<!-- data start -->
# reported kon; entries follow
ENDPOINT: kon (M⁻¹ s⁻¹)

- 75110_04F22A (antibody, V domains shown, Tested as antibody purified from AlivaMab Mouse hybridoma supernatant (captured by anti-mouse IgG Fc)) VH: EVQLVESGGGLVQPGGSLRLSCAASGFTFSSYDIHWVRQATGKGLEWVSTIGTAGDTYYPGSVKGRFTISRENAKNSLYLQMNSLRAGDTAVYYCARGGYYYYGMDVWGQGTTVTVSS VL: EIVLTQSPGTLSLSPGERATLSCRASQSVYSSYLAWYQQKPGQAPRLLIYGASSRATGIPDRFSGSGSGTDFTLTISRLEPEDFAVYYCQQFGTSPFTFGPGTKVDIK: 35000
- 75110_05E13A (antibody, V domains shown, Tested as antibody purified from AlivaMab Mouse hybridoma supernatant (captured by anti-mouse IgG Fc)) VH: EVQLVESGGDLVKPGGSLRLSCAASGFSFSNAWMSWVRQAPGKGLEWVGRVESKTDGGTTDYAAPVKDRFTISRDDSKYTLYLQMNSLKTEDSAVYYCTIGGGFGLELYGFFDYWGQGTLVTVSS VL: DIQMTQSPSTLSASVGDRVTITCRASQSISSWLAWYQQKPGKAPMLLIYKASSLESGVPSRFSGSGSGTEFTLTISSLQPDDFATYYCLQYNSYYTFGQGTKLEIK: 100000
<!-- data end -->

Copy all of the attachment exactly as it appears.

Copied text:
# reported kon; entries follow
ENDPOINT: kon (M⁻¹ s⁻¹)

- 75110_04F22A (antibody, V domains shown, Tested as antibody purified from AlivaMab Mouse hybridoma supernatant (captured by anti-mouse IgG Fc)) VH: EVQLVESGGGLVQPGGSLRLSCAASGFTFSSYDIHWVRQATGKGLEWVSTIGTAGDTYYPGSVKGRFTISRENAKNSLYLQMNSLRAGDTAVYYCARGGYYYYGMDVWGQGTTVTVSS VL: EIVLTQSPGTLSLSPGERATLSCRASQSVYSSYLAWYQQKPGQAPRLLIYGASSRATGIPDRFSGSGSGTDFTLTISRLEPEDFAVYYCQQFGTSPFTFGPGTKVDIK: 35000
- 75110_05E13A (antibody, V domains shown, Tested as antibody purified from AlivaMab Mouse hybridoma supernatant (captured by anti-mouse IgG Fc)) VH: EVQLVESGGDLVKPGGSLRLSCAASGFSFSNAWMSWVRQAPGKGLEWVGRVESKTDGGTTDYAAPVKDRFTISRDDSKYTLYLQMNSLKTEDSAVYYCTIGGGFGLELYGFFDYWGQGTLVTVSS VL: DIQMTQSPSTLSASVGDRVTITCRASQSISSWLAWYQQKPGKAPMLLIYKASSLESGVPSRFSGSGSGTEFTLTISSLQPDDFATYYCLQYNSYYTFGQGTKLEIK: 100000